It came late this year, it seems to get later every year. Not that we have been growing in this spot long enough to have an accurate gauge of the “normal” rhythms of the seasons in the micro climate of Mt Alexander Fruit Gardens. But dry warm air stretching right through and into May, and watering things that really should be able to look after themselves by now, doesn’t seem usual. The rain, when it came, was a welcome and revered event.


With the late warm and the soaking rain, the garlic crop seems to be doubling in size every time we blink. Rain for us means the plants grow fatter, greener and healthier as if by magic. There is nothing like it, rain water is charged with the electricity of the atmosphere and contains nitrogen in a form that plants can readily absorb, so they really do grow like the clappers when it rains.

Rain means we can direct sow broad beans, peas and green manure crops into the rows and they will grow happily with very little intervention from us (besides a bit of weeding and patting). It means our freshly transplanted seedlings can settle their roots in with much less trauma and kick off their new life in the ground with a smile.IMG2833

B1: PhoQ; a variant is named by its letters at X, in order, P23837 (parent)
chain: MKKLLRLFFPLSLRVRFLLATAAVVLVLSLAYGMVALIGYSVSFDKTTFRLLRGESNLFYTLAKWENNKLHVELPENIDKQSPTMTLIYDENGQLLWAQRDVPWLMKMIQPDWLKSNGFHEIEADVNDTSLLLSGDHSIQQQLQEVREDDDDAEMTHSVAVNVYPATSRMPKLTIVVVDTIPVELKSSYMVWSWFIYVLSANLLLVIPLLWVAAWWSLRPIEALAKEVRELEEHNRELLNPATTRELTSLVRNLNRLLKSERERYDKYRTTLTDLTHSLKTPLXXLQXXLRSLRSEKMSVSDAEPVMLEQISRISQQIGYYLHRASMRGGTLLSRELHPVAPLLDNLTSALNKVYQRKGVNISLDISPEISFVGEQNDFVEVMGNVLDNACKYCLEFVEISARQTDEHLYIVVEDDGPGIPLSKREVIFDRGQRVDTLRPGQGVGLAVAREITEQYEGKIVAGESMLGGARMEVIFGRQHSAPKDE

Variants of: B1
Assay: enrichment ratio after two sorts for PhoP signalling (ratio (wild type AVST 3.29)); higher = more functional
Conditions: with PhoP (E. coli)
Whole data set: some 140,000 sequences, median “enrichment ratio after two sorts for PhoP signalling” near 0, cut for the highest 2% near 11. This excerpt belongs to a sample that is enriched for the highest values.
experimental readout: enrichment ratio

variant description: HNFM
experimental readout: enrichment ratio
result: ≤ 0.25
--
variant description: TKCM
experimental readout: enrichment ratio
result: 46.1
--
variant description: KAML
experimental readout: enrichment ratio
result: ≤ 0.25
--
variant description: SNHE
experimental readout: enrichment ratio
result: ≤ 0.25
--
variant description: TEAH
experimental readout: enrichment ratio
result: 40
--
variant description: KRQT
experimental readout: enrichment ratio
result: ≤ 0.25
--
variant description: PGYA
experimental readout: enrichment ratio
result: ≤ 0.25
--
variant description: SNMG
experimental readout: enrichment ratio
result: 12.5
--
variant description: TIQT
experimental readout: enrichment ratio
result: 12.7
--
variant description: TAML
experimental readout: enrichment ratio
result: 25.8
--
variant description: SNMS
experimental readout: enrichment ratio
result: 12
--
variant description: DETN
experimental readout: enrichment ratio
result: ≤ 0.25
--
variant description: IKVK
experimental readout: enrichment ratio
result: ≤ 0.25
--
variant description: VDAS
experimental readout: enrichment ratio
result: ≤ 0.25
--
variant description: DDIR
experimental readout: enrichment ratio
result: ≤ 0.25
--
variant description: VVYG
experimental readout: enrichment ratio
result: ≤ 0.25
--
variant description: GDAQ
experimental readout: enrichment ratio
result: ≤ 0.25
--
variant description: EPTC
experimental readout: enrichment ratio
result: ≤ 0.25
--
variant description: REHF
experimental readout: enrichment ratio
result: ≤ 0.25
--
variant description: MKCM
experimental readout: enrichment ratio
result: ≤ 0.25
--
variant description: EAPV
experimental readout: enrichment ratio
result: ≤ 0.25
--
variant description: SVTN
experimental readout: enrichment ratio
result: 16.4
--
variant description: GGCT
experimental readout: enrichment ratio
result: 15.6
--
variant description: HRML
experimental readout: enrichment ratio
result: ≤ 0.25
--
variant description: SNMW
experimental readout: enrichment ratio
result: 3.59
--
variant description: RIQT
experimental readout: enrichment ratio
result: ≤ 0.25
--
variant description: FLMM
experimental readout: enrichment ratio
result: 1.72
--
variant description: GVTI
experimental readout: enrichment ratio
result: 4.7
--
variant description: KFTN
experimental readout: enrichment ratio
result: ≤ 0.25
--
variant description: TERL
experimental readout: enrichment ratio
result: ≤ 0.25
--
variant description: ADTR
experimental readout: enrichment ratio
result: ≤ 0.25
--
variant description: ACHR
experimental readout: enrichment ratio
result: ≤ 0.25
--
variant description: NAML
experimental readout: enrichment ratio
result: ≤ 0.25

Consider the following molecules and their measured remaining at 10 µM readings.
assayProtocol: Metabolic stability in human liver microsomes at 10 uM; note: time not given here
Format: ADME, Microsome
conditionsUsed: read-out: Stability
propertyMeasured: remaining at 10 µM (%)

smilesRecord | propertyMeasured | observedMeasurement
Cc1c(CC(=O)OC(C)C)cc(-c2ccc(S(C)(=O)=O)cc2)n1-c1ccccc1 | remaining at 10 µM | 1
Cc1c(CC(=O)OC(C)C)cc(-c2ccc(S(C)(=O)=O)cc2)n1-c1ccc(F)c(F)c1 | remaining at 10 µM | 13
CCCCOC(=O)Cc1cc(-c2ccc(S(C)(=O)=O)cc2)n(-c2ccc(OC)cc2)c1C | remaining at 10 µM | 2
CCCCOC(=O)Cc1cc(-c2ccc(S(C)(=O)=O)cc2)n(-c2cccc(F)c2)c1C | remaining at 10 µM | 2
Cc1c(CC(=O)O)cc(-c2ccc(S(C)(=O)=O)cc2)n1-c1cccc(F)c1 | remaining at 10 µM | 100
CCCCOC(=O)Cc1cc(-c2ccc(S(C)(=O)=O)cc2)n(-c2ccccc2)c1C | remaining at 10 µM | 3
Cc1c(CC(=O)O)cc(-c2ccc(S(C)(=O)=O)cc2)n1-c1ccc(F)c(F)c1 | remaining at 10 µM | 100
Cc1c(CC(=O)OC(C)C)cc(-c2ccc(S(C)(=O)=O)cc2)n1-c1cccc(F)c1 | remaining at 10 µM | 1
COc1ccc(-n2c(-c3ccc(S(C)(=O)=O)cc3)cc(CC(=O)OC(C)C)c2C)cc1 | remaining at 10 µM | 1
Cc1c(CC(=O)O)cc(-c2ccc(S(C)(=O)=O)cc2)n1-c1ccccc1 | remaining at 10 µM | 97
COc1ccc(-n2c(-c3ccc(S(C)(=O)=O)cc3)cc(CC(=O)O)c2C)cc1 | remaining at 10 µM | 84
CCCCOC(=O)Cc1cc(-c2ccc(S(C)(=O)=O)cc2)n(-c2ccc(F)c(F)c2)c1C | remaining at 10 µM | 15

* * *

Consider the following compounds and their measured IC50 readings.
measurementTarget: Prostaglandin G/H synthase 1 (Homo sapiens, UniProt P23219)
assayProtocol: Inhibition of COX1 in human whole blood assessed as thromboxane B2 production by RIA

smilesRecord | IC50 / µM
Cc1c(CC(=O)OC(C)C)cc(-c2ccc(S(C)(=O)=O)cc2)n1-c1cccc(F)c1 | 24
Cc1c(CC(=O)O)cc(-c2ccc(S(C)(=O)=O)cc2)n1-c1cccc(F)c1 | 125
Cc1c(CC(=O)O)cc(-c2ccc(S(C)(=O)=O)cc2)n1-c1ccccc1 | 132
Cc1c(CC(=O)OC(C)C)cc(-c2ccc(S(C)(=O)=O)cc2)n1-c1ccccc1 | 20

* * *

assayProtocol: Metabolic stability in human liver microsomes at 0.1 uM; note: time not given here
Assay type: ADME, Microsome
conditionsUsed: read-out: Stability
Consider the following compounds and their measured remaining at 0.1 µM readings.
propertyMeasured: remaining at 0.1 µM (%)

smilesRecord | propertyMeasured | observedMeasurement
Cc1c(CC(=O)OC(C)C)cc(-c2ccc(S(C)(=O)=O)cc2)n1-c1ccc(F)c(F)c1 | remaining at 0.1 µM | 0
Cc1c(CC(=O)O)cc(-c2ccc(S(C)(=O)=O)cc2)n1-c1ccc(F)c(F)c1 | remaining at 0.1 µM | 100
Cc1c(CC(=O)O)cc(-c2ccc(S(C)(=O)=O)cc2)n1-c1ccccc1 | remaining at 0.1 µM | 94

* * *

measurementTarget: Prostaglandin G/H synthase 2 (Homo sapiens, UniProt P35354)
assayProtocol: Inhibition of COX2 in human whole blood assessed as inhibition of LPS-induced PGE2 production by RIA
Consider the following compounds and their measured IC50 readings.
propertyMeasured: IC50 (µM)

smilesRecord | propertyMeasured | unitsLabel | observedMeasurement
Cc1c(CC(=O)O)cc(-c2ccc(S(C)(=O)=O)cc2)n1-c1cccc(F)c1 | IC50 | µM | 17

It also means that all the dormant weed seeds in our freshly hoed and formed rows have the best conditions possible to thrive! Hence the past month has been consumed with a weeding regime that would make most go weak at the knees. The trick is to weed with your back to the weeds so that you can only see the clear brown earth before you, not the mass of weeds creeping up behind you! Little bit by little bit we’re filling up all our (freshly weeded) new beds with seedlings of all sorts of gorgeous things. Mustard, spinch, silverbeet, lettuce, endives, escarole, raddichio, fennel, brassicas, beets, carrots, radishes, kale, peas and broadies….winter is looking green and yummy! But we would like some more rain please, can anyone organise that for us?


Sas & Mel